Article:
Olivia Warnes' Food That Gets Gold

July 25, 2014
Olivia Warnes' Food That Gets Gold

Olivia Warnes is heading to the Glasgow Commonwealth Games.

She’s not an elite athlete – Olivia is a Sports Dietitians Australia Accredited Sports Dietitian to our Track Sprint and Endurance cyclists.

We caught up with her whilst she was with some of the athletes in Newport Wales, ahead of their arrival in Scotland, to dig a little deeper into her role for the team and how the athletes manage their nutrition.

1/ For how long have you been working with the Commonwealth Games athletes?

I started in 2006 in a limited capacity. In the last six – 12 months I have been working with the Endurance and Sprint Track teams and their management about three days a week. By the nature of their training and competing I tend to see more of the Sprinters as they are largely based at home, whereas the Endurance athletes head overseas to race the Northern Hemisphere’s spring and summer.

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2/ Track Sprint and Endurance. That’s two distinctly different types of sport, really, and two very different body types/ nutritional needs, isn’t it?

Yes. Every athlete has a bespoke nutritional plan but generally speaking, a Sprinter’s dietary requirements differ to that of an Endurance cyclist.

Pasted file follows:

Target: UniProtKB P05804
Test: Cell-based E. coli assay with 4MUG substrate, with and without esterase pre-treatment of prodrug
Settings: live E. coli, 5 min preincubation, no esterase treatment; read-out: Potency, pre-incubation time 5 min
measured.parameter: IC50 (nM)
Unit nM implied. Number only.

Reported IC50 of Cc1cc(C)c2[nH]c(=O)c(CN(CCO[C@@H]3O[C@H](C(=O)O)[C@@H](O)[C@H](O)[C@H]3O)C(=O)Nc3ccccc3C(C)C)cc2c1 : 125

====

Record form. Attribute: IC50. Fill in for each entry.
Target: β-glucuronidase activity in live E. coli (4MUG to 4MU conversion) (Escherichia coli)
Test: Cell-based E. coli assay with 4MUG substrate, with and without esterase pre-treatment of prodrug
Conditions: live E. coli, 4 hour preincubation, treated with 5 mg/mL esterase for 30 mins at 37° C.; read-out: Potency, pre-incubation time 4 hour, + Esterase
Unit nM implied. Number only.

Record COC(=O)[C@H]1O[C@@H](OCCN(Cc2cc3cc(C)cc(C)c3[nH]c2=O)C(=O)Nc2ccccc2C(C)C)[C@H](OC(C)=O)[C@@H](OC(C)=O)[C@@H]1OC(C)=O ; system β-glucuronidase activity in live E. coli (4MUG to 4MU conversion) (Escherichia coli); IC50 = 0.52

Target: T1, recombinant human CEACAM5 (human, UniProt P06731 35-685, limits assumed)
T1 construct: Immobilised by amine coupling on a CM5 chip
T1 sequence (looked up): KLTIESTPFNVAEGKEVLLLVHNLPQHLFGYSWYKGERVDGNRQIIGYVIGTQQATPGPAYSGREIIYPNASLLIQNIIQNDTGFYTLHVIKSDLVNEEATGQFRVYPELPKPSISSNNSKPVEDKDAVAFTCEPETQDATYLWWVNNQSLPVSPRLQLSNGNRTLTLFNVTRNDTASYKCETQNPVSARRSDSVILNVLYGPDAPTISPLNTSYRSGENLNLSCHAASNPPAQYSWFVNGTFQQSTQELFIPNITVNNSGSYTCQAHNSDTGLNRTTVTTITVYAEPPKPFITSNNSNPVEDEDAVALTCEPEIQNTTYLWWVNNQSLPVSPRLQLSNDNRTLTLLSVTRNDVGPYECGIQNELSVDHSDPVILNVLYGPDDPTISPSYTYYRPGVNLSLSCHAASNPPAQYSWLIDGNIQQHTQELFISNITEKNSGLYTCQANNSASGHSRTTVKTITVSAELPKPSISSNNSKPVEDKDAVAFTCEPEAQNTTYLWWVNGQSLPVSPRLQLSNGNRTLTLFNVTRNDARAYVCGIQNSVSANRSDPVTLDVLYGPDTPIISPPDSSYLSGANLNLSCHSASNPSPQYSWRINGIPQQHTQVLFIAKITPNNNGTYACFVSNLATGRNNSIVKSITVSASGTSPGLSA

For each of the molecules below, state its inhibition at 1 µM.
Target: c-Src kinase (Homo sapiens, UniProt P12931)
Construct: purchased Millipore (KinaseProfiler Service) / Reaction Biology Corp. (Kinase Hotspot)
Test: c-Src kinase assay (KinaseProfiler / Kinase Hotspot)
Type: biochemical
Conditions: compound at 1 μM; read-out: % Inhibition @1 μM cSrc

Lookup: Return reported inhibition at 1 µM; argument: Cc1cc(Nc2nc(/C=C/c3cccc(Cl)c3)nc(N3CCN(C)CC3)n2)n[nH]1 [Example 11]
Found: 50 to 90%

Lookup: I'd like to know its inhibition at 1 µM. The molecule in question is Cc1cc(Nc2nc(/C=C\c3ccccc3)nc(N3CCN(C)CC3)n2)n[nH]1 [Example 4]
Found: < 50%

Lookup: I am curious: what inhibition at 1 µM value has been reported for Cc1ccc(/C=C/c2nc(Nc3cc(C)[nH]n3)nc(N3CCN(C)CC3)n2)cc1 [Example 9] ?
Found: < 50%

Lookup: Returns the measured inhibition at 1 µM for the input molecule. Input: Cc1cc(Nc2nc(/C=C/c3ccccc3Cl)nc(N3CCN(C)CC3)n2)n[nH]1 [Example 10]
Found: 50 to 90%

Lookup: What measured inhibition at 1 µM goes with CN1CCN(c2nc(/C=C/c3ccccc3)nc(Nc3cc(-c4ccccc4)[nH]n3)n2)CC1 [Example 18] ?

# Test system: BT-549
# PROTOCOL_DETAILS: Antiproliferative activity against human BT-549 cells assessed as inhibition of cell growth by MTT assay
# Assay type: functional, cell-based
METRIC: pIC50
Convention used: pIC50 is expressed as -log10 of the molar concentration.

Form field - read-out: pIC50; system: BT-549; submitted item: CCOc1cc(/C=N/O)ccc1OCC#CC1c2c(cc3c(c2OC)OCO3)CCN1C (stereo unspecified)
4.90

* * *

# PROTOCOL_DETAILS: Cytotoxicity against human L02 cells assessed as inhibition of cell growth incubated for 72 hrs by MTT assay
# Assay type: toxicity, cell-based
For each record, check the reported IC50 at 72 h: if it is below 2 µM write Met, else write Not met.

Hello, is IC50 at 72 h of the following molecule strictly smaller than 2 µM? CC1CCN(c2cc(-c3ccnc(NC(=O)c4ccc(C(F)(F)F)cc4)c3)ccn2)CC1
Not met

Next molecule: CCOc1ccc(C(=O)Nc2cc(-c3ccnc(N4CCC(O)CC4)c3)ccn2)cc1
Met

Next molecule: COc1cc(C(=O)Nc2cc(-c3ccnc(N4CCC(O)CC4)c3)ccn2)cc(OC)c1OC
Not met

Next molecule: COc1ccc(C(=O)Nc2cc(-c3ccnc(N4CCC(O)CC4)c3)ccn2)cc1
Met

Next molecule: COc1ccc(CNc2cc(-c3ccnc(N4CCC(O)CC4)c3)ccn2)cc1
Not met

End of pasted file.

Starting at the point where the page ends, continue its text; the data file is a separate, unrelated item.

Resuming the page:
Sprinters carry a lot more muscle mass – their bodies need to deliver bursts of power and energy over shorter distances. So with Sprinters there is a lot of focus on the amount and timing of protein intake for muscle repair and maintenance of lean muscle mass. Endurance cyclists need carbohydrates to carry their body through long rides. In addition to fuelling, carbohydrates are also required by both types of athletes so as to maintain mental clarity and focus.

A lot of my work is looking at when the athletes are fuelling, and in what amounts.

Sprinters for example of course need carbohydrates as well, but usually not as much given their energy output is high intensity, yet short in duration. Endurance cyclists need to maintain an appropriate carbohydrate intake throughout their three, four… sometimes up to six-hour sessions, and in most cases this will be much higher than that of a Sprinter’s needs.

3/ How frequently do you see all the athletes?

It depends on their goals and where they are in relation to achieving them.

Say for example a coach needs them to lose a little weight, or get some more muscle mass. In this instance I will see them more frequently to work on those relatively short-term goals.

Generally speaking though, in the early days there will be meetings with the coaches, the strength and conditioning coaches, the physiologists, the soigneurs and myself. I will be given all athletes’ training programmes and then we overlay this with their nutrition plans. They’ll identify any stand-out block periods that might need special consideration, etc. Then moving forward the soigneurs do a great job of keeping me very up to speed. They let me know if they have any concerns, or if they have made any observations of which I should be aware.

On an informal basis – I usually know where the athletes are training! So when I can I will head down to the Velodrome and see them in person, if only just to touch base face-to-face and get a really clear idea of how things are going. There’s actually quite a lot of informal work that happens like this.

4/ Are any of the Commonwealth Games athletes on special dietary requirements?